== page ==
A: How old are you? I ask because you will have to wait until 2007 before agency chief executives and creative recruitment companies return to their senses and evaluate candidates on the basis of talent rather than nationality alone. (The more mature among us can remember when only American citizens were eligible for top creative spots in the UK.) However, the current predilection for Australian creative directors is well earned - and owes much to their unashamed pleasure in selling loads of stuff to loads of people with loads of well-directed imagination. Try it some time. Alternatively, logic suggests that there must be a great many senior opportunities opening up in Australia ...
Q: I'm in charge of a large marketing budget and deal with several above- and below-the-line agencies. On the whole, I have a good relationship with these outfits. However, I'm becoming increasingly frustrated with the lead agency as it seems determined to go over my head and deal directly with my chief executive. He doesn't seem to mind, but I feel that the situation is undermining my position. As the agency in question is still producing very good work, is it worth making an issue of it?
A: I've met your chief executive. He's extremely vain. Though he relishes the rewards that come with his position, he's inwardly ashamed of having put his second-class arts degree to no greater purpose than the selling of toothpaste. He has a house in SW1 and invites Melvyn Bragg and ballerinas to his dinner parties. He never invites you.
Your lead agency knows all this, too. Their chief executive is a witty, engaging fellow with a wide range of slightly raffish but highly entertaining friends from the arts, media and politics. Your chief executive slips off his tie and enjoys their company a great deal. Sometimes he makes self-deprecating jokes about toothpaste. More than anything, he dreams of a knighthood. He knows that only a knighthood, socially speaking, will finally allow him to shrug off the toothpaste stigma and face his Oxbridge contemporaries on equal terms.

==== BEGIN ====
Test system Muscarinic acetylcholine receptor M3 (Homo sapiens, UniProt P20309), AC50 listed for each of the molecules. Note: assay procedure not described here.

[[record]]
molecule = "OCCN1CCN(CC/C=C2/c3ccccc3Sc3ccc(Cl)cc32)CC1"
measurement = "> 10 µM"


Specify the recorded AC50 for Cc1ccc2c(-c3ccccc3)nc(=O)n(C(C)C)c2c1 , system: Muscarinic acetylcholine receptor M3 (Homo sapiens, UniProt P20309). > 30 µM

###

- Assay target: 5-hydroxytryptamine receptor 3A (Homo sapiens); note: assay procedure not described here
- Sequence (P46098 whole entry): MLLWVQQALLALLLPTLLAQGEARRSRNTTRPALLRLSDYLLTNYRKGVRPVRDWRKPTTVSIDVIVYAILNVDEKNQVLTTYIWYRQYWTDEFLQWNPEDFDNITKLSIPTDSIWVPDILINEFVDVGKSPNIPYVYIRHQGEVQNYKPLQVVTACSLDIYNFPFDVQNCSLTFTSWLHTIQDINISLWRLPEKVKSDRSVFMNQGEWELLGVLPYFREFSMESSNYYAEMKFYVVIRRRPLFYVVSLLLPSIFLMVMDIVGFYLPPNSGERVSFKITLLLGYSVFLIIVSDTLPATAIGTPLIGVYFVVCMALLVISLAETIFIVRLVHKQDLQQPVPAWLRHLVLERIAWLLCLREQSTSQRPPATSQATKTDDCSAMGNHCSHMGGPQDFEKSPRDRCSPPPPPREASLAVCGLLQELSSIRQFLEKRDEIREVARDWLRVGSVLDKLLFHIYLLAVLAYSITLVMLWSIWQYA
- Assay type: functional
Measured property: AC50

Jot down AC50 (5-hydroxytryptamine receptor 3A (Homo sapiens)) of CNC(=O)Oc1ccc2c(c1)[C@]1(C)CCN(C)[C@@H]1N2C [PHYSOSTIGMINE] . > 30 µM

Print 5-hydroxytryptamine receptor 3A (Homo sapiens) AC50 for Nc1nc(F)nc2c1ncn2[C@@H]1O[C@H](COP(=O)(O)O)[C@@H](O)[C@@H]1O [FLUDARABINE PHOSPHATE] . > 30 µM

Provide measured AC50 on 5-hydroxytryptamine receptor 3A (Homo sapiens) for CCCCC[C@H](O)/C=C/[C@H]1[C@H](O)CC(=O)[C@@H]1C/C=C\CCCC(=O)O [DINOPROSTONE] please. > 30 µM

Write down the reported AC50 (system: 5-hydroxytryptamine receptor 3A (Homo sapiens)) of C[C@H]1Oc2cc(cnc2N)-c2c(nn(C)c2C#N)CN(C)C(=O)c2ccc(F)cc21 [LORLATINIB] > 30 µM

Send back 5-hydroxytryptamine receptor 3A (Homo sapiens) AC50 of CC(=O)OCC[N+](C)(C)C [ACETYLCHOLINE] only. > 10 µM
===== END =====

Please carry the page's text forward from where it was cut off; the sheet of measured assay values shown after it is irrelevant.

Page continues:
I can quite understand your pique at your agency's habit of going over your head but on no account must you make an issue of it. Your boss needs his cultural fix; he likes to believe that his artistic bent makes him a more sympathetic arbiter of creative communications (he seldom uses the word advertising) than the numbers-driven non-commissioned officers from his marketing department. Your agency indulges him.
The work remains very good - so you should adopt an attitude of amused tolerance. Feel entitled, if it helps, to warm yourself with an inner sense of superiority: you are, after all, greatly superior to your superior. And if he has the barest smidgen of intelligence, your lead agency's chief executive will also know this to be true and will keep on excellent terms with both of you.
Q: I've read recently about some clients that have appointed agencies based on chemistry meetings, without any work being presented and without the usual researching of pitch ideas. This seems to me to be quite a risk, but I'm just about to review my ad account. Should I consider this sort of "chemistry" approach?
A: Why are you reviewing your ad account? I bet it's because of chemistry. I bet you just don't enjoy going into the agency any more. And I bet you've rationalised this fact and convinced yourself that nine years is long enough and anyway their last three commercials didn't beat your norms.
If chemistry is a good enough reason for divorce, I don't see why it shouldn't be good enough for marriage. But make sure you sleep together first and have a long enough engagement to find out if you really, really love each other. You should also engineer at least one blazing row.
- Jeremy Bullmore is a former chairman of J. Walter Thompson and a director of WPP. He also writes a monthly column for Management Today. Address your problems to him at firstname.lastname@example.org or Campaign, 174 Hammersmith Rd, London W6 7JP.